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Turkey Hunting Poncho and Lefty with Will Primos

provided by John Phillips

Will Primos of Flora, Mississippi, has been a Mossy Oak ProStaffer since the beginning of Mossy Oak nearly 35 years ago and is the creator of Primos Hunting. Will was in one of Toxey Haas’s first ads for Mossy Oak camouflage and probably has been wearing Mossy Oak camouflage longer than most anyone, except Toxey, the founder of Mossy Oak. Will Primos shares about what turkeys have taught him and the hunts from which he’s learned the most. Will has hunted all the species of turkeys in the U.S and Mexico and in just about all the states.

poncho and lefty turkeys

Poncho and Lefty were Merriam’s turkeys that lived in the high mountains, near Eagle Nest, New Mexico, near Wheeler Peak, one of the highest peaks in the state. My friends and I hunted them at about 2,500 feet. On this hunt, Ron Jolly, a well-known writer and videographer for the State of Alabama and the National Wild Turkey Federation (NWTF), was my cameraman.  Poncho and Lefty were two turkeys that always seemed to stay together. Poncho was the lead gobbler, and Lefty was his sidekick. We just couldn’t get those two toms to come to within gun range. Snow still was on the tops of the mountains where we were hunting.
Many turkey hunters say, and some believe, that the Merriam’s turkeys and the Rio Grande turkeys are easy turkeys to hunt. That may be true for some folks. Others say that the eastern wild turkey in the South is the most difficult to hunt, and that may be a true statement. I’ve heard stories about hunters climbing out of their vehicles, slamming the doors, and either a Merriam’s or a Rio Grande turkey gobbling to the sound. However, if you’re hunting eastern turkeys in the South and slam your truck door, that eastern gobbler you may have been planning on hunting that morning may move to another zip code. I’ve learned over the years that on any given morning a Rio Grande or a Merriam’s turkey or an eastern turkey all can be tough birds to deal with and hunt.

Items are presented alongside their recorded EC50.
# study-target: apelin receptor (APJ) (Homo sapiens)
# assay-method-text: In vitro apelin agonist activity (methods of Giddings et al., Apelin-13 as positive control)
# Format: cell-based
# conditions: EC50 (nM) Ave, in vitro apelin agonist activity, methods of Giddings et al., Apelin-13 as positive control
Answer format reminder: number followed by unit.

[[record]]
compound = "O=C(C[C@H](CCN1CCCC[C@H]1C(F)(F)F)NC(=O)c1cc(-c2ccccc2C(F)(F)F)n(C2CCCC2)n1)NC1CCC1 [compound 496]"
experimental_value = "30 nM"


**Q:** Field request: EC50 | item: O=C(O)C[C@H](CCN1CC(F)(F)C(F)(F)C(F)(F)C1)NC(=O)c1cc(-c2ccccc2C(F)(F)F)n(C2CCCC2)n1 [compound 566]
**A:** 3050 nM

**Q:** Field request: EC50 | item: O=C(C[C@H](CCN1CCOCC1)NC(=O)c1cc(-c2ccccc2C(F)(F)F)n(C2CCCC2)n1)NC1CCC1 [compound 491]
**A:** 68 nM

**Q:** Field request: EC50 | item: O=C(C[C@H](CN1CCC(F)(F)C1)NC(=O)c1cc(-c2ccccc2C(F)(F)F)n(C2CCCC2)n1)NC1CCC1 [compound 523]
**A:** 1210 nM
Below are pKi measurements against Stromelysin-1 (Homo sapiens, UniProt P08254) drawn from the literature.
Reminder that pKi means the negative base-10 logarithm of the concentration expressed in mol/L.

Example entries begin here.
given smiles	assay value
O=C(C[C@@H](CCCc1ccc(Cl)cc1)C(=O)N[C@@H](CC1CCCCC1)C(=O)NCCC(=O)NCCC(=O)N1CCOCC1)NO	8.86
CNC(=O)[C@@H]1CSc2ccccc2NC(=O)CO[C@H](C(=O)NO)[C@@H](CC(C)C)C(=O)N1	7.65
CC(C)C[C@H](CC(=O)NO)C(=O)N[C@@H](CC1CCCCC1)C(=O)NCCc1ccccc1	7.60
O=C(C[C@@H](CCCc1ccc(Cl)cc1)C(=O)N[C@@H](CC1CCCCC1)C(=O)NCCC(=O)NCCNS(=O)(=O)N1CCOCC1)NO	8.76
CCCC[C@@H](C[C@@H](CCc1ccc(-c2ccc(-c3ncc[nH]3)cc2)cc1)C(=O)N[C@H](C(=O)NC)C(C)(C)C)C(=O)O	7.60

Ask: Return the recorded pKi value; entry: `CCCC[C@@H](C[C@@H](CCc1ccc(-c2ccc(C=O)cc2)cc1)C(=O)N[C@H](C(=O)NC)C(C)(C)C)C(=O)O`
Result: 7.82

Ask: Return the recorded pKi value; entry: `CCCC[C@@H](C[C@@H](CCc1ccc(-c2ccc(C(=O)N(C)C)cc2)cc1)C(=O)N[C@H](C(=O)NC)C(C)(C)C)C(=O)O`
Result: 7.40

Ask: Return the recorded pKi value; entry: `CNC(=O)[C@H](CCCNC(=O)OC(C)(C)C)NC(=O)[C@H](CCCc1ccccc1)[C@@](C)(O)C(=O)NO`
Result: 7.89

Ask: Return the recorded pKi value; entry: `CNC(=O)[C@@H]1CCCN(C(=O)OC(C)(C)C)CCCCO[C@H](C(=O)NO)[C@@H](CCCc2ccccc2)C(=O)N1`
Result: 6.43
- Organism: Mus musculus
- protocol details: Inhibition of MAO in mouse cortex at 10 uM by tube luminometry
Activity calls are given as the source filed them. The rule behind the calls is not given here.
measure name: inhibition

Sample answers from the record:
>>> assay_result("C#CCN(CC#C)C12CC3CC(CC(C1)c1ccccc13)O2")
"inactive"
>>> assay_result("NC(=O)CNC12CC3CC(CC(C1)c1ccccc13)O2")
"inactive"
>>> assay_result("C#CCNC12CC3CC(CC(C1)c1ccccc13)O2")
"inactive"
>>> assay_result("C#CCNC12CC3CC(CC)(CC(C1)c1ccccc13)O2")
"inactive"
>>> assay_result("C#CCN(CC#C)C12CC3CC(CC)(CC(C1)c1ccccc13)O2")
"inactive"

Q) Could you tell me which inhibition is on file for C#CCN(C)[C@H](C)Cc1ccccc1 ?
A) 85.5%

Jolly and I learned on this hunt that Poncho and Lefty were two of the smartest turkeys we ever hunted. I don’t how they got to be so smart, but they were. We finally reached a place to where Poncho and Lefty were on the other side of a hill from us. If those two birds came up this hill, they’d have to peep over the edge of the hill to spot us, and they’d only be 45 yards from us then. We’d set up a decoy to try to pull those birds in to where we were, but when they peeped over the hill and saw our decoy, they took a fast train out of Dodge and were gone. I did get my gun up quickly enough to drop Poncho before he could escape. We’d been hunting these two toms for about six days. 

Will Primos merriam's turkey

What Will Primos Learned from Poncho:

Realize that how and where you set up to take a gobbler is a critical ingredient as to whether or not you’ll take that turkey you’re hunting. A tom had much rather come up a hill to your calling than move down a hill to meet a hen. The reason that Poncho and other turkeys preferred to come up a hill rather than move down a hill to calling was due to the fact that if that turkey saw danger, all he had to do was turn around to face downhill, push off with those big, strong drumsticks of his and become like a catapult on an aircraft carrier. He could get into the air quickly. If the turkey was moving downhill, he’d have to try to turn around and run back up the hill to get the air under his wings – making him 10 times slower trying to move away from danger.

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